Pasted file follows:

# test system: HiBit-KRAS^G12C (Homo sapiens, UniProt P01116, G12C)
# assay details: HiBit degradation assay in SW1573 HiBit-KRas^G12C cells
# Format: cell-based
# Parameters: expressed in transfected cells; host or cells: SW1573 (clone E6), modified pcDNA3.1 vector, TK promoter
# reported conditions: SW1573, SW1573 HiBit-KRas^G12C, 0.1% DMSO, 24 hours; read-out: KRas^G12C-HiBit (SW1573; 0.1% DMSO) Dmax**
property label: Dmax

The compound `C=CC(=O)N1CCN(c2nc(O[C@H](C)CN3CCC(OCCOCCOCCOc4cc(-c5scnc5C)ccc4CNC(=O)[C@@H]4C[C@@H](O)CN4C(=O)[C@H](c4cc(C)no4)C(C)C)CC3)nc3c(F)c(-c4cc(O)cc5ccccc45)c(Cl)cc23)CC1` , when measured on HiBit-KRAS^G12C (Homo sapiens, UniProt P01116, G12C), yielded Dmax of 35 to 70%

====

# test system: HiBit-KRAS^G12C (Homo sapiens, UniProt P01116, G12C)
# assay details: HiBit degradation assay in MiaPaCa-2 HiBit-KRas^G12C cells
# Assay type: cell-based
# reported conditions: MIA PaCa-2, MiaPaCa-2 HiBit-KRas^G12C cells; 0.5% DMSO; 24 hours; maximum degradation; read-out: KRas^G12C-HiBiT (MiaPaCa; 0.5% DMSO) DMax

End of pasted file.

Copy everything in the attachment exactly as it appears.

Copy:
# test system: HiBit-KRAS^G12C (Homo sapiens, UniProt P01116, G12C)
# assay details: HiBit degradation assay in SW1573 HiBit-KRas^G12C cells
# Format: cell-based
# Parameters: expressed in transfected cells; host or cells: SW1573 (clone E6), modified pcDNA3.1 vector, TK promoter
# reported conditions: SW1573, SW1573 HiBit-KRas^G12C, 0.1% DMSO, 24 hours; read-out: KRas^G12C-HiBit (SW1573; 0.1% DMSO) Dmax**
property label: Dmax

The compound `C=CC(=O)N1CCN(c2nc(O[C@H](C)CN3CCC(OCCOCCOCCOc4cc(-c5scnc5C)ccc4CNC(=O)[C@@H]4C[C@@H](O)CN4C(=O)[C@H](c4cc(C)no4)C(C)C)CC3)nc3c(F)c(-c4cc(O)cc5ccccc45)c(Cl)cc23)CC1` , when measured on HiBit-KRAS^G12C (Homo sapiens, UniProt P01116, G12C), yielded Dmax of 35 to 70%

====

# test system: HiBit-KRAS^G12C (Homo sapiens, UniProt P01116, G12C)
# assay details: HiBit degradation assay in MiaPaCa-2 HiBit-KRas^G12C cells
# Assay type: cell-based
# reported conditions: MIA PaCa-2, MiaPaCa-2 HiBit-KRas^G12C cells; 0.5% DMSO; 24 hours; maximum degradation; read-out: KRas^G12C-HiBiT (MiaPaCa; 0.5% DMSO) DMax